7-Eleven Is Letting You Fill (Almost) Any BYO Container with Slurpees

03/18/2016 at 11:40 AM ET

7-Eleven BYO Cup Day
7-Eleven

Consider your weekend plans set: It’s BYO Cup Day at 7-Eleven.

From 11 a.m. to 7 p.m. on March 18 and 19, 7-Eleven will allow costumers to bring their own cups — or any vessel that could be used as a cup, like a hat or bucket — and fill it with any Slurpee flavor of their choosing for only $1.50.

The only restriction is that the “cup” must fit upright through an in-store display with a 10-inch-diameter hole. So, trash cans, laundry bags and inflatable swimming pools won’t cut it.

RELATED: 7-Eleven’s New Delivery Packages Include ‘Date Night’ and ‘Hangover’ Packs

7-Eleven BYO Cup Day
7-Eleven

7-Eleven BYO Cup Day
7-Eleven

RELATED: Score! 88 Restaurants Where You Can Get Free Food on Your Birthday

Cheers to #byocupday @7eleven #slurpee #innerfatty #cheatday 72 ounces of deliciousness

A photo posted by Bryce Strahorn (@brycestrahorn) on

Just be careful: When sipping gigantic Slurpees, massive brain freezes are likely to occur.

—Morgan Gibson, @morgangibson

FILED UNDER: Drinks , Food , Food News , Restaurants

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The Latest Craze in Disco Styles Is See-Through Jeans—but Beware of Foggy Bottoms

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The Latest Craze in Disco Styles Is See-Through Jeans—but Beware of Foggy Bottoms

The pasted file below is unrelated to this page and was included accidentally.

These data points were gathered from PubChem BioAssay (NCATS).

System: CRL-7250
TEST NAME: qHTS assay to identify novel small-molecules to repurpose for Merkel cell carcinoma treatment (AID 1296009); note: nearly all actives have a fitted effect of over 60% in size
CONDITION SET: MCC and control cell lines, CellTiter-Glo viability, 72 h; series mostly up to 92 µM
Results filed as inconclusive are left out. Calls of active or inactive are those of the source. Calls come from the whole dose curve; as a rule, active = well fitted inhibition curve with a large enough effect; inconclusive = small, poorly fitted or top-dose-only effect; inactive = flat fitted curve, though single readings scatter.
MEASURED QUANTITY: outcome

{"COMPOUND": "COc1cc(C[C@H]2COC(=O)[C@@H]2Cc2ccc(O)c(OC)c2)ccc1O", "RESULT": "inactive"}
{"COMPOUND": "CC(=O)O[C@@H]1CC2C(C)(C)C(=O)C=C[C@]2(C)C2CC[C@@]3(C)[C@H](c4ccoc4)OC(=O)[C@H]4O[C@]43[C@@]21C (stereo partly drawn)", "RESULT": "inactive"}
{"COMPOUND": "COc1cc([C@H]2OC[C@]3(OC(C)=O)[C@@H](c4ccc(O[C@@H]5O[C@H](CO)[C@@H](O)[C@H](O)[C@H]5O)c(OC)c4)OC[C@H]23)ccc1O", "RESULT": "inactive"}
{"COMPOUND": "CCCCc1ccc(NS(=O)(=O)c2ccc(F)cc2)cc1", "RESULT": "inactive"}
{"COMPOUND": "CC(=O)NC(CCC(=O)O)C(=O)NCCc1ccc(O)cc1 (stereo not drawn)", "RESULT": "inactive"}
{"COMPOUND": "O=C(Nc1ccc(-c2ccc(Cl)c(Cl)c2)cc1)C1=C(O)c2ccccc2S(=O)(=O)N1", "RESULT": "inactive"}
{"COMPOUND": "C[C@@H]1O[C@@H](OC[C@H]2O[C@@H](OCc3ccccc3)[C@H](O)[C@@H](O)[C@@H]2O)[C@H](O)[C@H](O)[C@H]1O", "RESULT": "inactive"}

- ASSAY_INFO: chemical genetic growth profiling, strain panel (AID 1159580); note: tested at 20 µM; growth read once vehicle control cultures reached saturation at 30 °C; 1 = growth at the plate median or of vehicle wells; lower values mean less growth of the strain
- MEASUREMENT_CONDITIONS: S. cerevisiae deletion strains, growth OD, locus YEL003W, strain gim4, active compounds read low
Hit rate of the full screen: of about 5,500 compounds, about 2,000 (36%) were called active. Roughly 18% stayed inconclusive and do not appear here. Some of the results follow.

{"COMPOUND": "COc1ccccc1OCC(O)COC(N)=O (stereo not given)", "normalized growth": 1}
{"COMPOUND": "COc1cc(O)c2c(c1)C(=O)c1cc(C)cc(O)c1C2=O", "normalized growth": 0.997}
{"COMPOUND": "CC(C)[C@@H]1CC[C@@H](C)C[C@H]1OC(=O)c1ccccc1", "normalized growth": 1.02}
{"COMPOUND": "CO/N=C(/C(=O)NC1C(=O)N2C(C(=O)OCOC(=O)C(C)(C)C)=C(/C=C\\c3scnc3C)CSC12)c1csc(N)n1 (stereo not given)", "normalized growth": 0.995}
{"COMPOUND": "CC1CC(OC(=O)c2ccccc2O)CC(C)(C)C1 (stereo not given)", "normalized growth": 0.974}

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On a clear day, you can see forever—or at least that’s the wicked thought behind L.A. designer Agi Berliner’s transparent idea: see-through jeans. Exhibitionists notwithstanding, most folks wear them over bathing suits or as attention-getting evening wear with halters, garter belts and body stockings. Created for the disco crowd, the $34 jeans are selling like, well, hot pants. In just six weeks, 25,000 pairs have already been sold in such major department store chains as Macy’s, Bonwit’s and Saks.

“What’s limiting American designers is that we’re afraid to do something different,” says Berliner, 32, a Hungarian émigré who fled with her family to the U.S. in 1956. Agi thought up the gimmick in London while marveling at the way plastics were being employed by designers of punk fashion. In her L.A. office, where she designs for La Parisienne junior sportswear, Agi spent five days on the phone and six weeks testing to come up with the right plastic.

Agi herself tried out the French-cut jeans with the zipper in front, and quickly found several problems: Some plastics tore away from stitching, others wouldn’t bend and all fogged with perspiration. The ideal material proved to be a vinyl supplied by a bookbinder. The steam was eliminated with a series of vents behind the knees and in the crotch. “They’re no hotter than polyester pants,” claims Agi, “and if you wear them with tights, they won’t stick to your legs.”

Whatever the discomfort and despite the problem of Saturday night feverishness, discomaniacs report one major advantage of the plastic pants: no laundry bills. To keep Berliner’s see-through jeans clear, all the wearer needs is a little Windex.

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Guest on

Because America isn’t fat enough?

Have Pillow, Will Travel on

Another typo – it should be customers not costumers.

laura on

They are nasty and way too sweet. Yuck.